Politics is the way that people living in groups make decisions. Politics is about making agreements between people so that they can live together in groups such as tribes, cities, or countries.’

This is a good description for me that shows politics with a small ‘p’ not party Politics with a big ‘P’. In this sense self help comes from the decisions that we make individually on how we think, feel and behave so that we can overcome our problems and lead happier and more fulfilling lives. The same process happens with groups of people from families to societies. I do not see a difference between self help and group help what I see is a process of growing awareness and waking up.

There is no difference between individual decisions and collective decisions. Those decisions will either help us or not.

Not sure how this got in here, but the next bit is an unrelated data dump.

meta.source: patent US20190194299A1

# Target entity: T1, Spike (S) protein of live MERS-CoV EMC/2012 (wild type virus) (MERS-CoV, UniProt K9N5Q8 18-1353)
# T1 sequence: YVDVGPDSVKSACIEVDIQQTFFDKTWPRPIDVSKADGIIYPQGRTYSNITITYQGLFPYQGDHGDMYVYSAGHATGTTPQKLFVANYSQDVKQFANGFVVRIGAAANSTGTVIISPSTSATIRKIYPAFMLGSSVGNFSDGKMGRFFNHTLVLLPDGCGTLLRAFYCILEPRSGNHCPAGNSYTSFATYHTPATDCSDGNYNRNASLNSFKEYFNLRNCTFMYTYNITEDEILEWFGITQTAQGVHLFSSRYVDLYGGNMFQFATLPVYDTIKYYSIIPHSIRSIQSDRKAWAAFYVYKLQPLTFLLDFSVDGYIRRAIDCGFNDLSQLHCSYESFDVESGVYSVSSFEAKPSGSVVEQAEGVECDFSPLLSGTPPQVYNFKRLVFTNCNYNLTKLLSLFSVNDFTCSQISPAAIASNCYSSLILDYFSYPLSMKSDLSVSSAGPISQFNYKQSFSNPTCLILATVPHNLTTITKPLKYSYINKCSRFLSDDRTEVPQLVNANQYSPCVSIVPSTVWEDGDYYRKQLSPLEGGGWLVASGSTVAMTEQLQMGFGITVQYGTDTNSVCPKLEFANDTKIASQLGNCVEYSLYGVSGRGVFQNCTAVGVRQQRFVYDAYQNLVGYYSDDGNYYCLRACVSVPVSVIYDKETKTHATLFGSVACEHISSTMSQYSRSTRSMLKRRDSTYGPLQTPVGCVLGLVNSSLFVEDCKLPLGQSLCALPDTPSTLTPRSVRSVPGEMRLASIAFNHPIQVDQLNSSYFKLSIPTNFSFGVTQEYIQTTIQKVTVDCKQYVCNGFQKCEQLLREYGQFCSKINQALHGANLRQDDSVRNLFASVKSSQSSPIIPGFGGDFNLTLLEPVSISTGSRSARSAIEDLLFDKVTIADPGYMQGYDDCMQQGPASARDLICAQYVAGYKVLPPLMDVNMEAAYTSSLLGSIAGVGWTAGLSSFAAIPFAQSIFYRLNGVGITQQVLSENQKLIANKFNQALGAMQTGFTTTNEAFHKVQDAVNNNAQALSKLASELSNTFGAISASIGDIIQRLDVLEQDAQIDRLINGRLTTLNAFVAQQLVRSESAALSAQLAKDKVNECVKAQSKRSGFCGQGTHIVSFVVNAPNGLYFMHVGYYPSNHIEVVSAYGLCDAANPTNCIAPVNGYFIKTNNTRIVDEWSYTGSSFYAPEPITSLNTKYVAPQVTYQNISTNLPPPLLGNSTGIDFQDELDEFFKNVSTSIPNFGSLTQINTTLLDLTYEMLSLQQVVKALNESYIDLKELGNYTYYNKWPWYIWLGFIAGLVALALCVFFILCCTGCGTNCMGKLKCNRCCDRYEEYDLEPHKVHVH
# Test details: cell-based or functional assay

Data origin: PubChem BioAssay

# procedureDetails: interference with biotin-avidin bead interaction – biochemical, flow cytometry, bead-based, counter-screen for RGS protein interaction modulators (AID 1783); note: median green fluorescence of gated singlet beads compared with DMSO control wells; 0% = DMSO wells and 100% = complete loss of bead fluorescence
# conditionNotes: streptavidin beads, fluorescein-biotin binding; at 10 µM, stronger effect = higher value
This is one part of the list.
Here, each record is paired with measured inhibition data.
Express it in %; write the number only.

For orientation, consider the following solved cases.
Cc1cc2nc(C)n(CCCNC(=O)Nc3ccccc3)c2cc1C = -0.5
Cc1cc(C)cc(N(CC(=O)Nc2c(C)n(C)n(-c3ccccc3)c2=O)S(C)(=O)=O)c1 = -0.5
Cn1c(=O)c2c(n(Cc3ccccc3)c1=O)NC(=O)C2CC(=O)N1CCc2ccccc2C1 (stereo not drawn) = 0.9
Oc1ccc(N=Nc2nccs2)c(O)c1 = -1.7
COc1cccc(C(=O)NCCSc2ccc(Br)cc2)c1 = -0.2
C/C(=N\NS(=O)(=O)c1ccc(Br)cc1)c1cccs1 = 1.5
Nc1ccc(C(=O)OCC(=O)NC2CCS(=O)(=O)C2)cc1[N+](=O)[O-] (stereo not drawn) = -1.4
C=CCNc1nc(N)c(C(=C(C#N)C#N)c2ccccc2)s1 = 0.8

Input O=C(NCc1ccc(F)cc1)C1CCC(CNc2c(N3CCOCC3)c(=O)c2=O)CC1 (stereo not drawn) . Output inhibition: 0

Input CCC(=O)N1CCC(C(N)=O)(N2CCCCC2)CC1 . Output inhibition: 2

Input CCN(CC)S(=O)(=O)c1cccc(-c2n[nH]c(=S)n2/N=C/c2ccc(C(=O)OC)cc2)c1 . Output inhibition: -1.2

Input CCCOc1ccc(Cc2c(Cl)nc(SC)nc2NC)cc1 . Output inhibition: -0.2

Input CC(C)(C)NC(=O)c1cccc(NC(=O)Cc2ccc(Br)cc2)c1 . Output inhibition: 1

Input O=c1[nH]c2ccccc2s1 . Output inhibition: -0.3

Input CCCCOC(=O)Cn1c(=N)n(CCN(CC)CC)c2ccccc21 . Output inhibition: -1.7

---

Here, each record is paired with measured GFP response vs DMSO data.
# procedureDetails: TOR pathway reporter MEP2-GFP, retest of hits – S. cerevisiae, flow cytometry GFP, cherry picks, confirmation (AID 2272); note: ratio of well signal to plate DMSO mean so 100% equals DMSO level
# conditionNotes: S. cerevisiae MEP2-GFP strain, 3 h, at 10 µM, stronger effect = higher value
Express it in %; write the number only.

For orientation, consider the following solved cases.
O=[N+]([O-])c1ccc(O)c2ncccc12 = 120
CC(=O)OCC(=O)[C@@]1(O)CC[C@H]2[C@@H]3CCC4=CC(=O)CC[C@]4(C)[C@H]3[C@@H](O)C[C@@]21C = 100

The process of self help often begins in a sleepy vague sate of self awareness with ‘I have a problem’. At this stage the individual will take very little responsibility for what is happening for them. Often they will seek others to blame and also try to find others who will make it right for them. These outside agencies that are either creating or solving the problems and known as ‘Them’. “You’ll never guess what they have done now?” “You think that they would help us?” While we hang on to concepts of ‘them’ and ‘they’ and do not help our selves we cannot  change our situation.

Self help is about taking personal responsibility and doing something about our situation ourself. We will often need help from therapists and teachers, we might need training and courses, develop skills and techniques that will enable us to get  through our problems. Eventually we can become, what I call, a ‘self starter’.